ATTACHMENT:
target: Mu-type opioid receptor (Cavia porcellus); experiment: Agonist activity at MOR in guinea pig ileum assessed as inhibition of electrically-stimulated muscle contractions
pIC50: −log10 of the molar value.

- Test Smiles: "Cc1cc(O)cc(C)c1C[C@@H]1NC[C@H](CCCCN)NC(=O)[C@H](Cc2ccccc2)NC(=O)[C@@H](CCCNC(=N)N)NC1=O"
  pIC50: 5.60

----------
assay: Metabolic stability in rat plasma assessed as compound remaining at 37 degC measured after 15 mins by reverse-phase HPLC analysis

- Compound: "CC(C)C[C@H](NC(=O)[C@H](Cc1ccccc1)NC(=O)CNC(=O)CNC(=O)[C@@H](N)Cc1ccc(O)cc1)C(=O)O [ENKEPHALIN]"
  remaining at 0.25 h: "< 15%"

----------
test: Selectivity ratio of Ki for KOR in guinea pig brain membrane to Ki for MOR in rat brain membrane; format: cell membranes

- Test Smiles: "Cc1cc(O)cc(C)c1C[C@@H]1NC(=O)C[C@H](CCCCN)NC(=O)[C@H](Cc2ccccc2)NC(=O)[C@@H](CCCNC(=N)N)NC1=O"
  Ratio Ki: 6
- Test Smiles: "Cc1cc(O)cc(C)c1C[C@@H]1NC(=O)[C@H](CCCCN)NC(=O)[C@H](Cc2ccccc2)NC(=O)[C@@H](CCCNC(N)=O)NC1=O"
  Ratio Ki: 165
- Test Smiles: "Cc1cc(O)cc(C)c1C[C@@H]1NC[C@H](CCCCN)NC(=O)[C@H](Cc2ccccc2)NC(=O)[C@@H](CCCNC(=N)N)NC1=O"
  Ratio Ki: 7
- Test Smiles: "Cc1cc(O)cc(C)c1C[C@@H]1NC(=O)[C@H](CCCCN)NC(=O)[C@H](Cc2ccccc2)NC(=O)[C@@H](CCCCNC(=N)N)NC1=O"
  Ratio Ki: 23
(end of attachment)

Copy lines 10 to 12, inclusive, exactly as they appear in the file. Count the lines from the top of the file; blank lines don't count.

test: Selectivity ratio of Ki for KOR in guinea pig brain membrane to Ki for MOR in rat brain membrane; format: cell membranes

- Test Smiles: "Cc1cc(O)cc(C)c1C[C@@H]1NC(=O)C[C@H](CCCCN)NC(=O)[C@H](Cc2ccccc2)NC(=O)[C@@H](CCCNC(=N)N)NC1=O"
  Ratio Ki: 6